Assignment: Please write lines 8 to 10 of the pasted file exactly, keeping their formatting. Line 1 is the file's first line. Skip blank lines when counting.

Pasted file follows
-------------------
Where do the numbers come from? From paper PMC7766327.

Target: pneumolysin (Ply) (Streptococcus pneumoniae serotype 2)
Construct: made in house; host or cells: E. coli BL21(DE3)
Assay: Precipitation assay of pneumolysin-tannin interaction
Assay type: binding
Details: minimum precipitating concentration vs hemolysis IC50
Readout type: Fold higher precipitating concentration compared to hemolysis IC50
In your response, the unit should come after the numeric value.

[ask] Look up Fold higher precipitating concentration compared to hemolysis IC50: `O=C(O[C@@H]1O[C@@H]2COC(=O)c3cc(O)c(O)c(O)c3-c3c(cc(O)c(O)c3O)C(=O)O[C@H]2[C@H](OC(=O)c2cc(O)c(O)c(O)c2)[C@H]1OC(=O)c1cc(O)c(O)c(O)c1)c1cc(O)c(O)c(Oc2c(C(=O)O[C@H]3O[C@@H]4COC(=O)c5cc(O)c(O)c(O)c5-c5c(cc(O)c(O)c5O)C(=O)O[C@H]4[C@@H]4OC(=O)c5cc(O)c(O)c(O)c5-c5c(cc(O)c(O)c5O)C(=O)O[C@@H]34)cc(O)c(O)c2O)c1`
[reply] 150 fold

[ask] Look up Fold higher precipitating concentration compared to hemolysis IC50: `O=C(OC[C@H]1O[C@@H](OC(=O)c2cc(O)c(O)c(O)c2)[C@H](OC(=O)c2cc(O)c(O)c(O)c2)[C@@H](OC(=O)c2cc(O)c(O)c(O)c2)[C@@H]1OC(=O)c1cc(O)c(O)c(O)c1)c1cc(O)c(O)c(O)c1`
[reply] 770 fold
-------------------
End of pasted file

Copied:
In your response, the unit should come after the numeric value.

[ask] Look up Fold higher precipitating concentration compared to hemolysis IC50: `O=C(O[C@@H]1O[C@@H]2COC(=O)c3cc(O)c(O)c(O)c3-c3c(cc(O)c(O)c3O)C(=O)O[C@H]2[C@H](OC(=O)c2cc(O)c(O)c(O)c2)[C@H]1OC(=O)c1cc(O)c(O)c(O)c1)c1cc(O)c(O)c(Oc2c(C(=O)O[C@H]3O[C@@H]4COC(=O)c5cc(O)c(O)c(O)c5-c5c(cc(O)c(O)c5O)C(=O)O[C@H]4[C@@H]4OC(=O)c5cc(O)c(O)c(O)c5-c5c(cc(O)c(O)c5O)C(=O)O[C@@H]34)cc(O)c(O)c2O)c1`
[reply] 150 fold